Poetry from D.S. Maolalai

The kite

and this was toronto.

somewhere: a tuesday.

one of those dull

and hot days in late

summer. I wasn’t working.

I was sitting in the park

near my apartment,

reading a book

from my pocket.

and there were squirrels, employed

in their running about –

there were squirrels

all over toronto –

and then there was also

a hawk. it was flapping,

its wings making holes

in the grass, hurried along

like a fast escaped kite.

it didn’t get any of them;

just blew about, a little breeze-caught,

right in front of me

looking huffy and somewhat

embarrassed. I could have

touched it, if I’d put down

my book. the dark feathers,

the fast moving head

and the eyes. then it was gone

and the day was quite warm

and there was traffic moving

and a streetcar going up bathurst,

the colour of an old

can of cola.

and people were yelling

from the park’s public

swimming pool

and people were yelling

on the street.

we were somewhere,

and something

had happened.

The sort of thing that happens

4pm. Sunday

in the Phoenix Park back

and the north and a pub

called The Hole

in the Wall. drinking

a warm can of Guinness

like coffee. watching the deer

as they run between cars.

this is the thing –

what you see in the park

on a sunday. energy springing –

anxiety given

a shape. and we’re by

the back garden

to Áras an Uachtaráin

(that’s the seat of the president

for American readers)

the sort of thing that happens

in Ireland sometimes.

Stripping the kitchen.

like a lizard

scraping skin

over gravel,

or like peeling

a difficult orange,

I cut through linoleum,

dragging the knife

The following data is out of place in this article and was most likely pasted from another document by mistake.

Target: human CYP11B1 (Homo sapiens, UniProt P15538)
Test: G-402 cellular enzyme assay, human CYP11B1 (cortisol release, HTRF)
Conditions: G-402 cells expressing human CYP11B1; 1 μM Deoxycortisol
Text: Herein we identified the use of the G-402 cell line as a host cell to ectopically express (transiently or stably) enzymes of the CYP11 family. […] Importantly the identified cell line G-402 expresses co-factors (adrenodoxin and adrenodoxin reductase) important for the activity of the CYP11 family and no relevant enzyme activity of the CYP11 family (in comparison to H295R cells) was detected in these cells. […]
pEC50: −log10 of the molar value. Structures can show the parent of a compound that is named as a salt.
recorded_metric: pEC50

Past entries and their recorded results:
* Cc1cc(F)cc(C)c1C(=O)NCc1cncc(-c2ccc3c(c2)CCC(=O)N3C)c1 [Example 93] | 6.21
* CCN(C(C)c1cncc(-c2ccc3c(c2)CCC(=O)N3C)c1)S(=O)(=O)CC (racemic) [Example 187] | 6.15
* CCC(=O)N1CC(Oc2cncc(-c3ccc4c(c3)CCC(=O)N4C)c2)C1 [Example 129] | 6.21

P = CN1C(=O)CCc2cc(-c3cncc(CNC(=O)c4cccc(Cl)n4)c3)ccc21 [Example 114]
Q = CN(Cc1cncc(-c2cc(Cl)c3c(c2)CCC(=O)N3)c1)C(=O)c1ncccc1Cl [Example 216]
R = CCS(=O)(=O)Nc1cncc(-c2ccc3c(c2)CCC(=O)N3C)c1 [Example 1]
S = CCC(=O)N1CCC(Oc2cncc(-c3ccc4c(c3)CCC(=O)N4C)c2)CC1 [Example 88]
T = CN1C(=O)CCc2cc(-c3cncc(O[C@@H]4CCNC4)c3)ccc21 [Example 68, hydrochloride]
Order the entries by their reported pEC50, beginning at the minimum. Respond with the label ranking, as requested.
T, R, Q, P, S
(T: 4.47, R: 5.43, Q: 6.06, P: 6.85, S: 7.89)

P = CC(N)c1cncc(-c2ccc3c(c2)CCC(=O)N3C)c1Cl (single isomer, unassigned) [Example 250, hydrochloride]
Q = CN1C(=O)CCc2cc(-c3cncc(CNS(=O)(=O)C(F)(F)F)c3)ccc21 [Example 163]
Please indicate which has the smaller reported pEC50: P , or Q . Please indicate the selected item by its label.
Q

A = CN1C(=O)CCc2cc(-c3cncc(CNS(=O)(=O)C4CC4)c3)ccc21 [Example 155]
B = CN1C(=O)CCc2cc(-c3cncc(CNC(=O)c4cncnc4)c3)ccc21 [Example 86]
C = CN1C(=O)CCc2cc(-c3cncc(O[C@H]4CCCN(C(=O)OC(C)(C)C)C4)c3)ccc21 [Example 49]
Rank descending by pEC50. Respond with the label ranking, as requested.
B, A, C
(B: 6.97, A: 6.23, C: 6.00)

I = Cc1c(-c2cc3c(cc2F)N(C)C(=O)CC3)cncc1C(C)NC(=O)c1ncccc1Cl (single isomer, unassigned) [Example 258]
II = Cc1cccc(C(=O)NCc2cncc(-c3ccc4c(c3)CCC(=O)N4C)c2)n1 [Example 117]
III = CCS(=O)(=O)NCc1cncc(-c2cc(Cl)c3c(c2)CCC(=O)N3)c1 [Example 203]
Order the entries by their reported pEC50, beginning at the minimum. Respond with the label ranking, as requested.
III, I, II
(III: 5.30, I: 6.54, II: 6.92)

along down the edges

of cabinets.

this is a saturday,

eight months in a rented

apartment – we weren’t quite sure

what the contract allowed us

to do, but messaged the landlord

and hated the kitchen.

his easy response

with the usual english: I could not

give much less of

a fuck. I finish the trim

and call over my girlfriend

to help me in drawing

from body. it comes up

with an ease

which surprises the both of us,

upsetting my coffee

and bucking like water at stones.

frees with a scrape

and a sickening sucking

sensation, but the tiles

underneath are well-

cared for, and this

is a good afternoon.

the corners are stained

and discoloured by glue,

though the centre

is clean and bright yellow,

solid as surface, with some

minor cracking,

like a bone when it breaks

through the skin.

The houseplant

I slept late then

often, woke up

and made kitchen-

coal coffee. walked

to the bedroom,

useless and dry

as a plant. there was

something growing.

something awful

was growing. my girlfriend

had work and my friends

were all working; the dog

just as tired as I was.

I checked messages,

job listings, made

another coffee.

sent applications

and didn’t hear back. there was

something growing. a seed

in a shed in a garden,

on a dusty wood shelf

by some gloves.

summers would come –

I did know that.

and winters – and I

knew that too.

In India.

he took a room

in an apartment building

in the vaguely spaced out

no-man’s land

somewhere south of Smithfield,

past the Liffey,

near the Liberties. a hillside

which lurched on, downward

toward the river

like a mildly drunken misstep

on a badly levelled street.

and he overlooked

the brewery

and the clearly stretching

sunlight, which fell out

from his window

toward the northside

of the town. no shadows

but his own, marking time

and getting longer, like a toddler

slowly growing

until 10.

and he’d dearly

loved the dog – he had gave it

to his sister – but he’d left the plants

and bookshelves

and goldfish with a note;

perhaps the landlord

wanted them. and occasionally

a message: she was doing well

in India – could probably pay

his passage, if he’d maybe like

to come? inspired by the light

which struck the buildings opposite

he took to painting pictures:

his girlfriend, still in India,

and writing him

short messages.

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